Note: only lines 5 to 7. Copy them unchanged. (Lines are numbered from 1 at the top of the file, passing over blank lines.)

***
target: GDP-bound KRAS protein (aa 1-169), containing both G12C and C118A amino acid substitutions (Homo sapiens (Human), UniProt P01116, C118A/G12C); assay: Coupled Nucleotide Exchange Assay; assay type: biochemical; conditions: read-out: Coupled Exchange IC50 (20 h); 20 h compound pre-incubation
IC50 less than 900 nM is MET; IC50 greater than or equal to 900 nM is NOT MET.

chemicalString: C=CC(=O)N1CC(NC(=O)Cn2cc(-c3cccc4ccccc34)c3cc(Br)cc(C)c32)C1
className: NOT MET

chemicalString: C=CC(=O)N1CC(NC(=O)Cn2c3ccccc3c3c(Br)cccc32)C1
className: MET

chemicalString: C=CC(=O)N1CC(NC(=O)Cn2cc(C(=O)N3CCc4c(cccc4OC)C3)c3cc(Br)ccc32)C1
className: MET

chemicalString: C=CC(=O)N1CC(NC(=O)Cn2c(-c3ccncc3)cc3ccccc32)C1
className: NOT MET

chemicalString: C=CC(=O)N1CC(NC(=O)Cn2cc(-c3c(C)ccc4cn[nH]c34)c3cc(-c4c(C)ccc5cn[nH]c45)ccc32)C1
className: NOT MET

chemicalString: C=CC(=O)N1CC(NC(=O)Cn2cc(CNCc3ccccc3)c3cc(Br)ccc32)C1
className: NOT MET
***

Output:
chemicalString: C=CC(=O)N1CC(NC(=O)Cn2c3ccccc3c3c(Br)cccc32)C1
className: MET

chemicalString: C=CC(=O)N1CC(NC(=O)Cn2cc(C(=O)N3CCc4c(cccc4OC)C3)c3cc(Br)ccc32)C1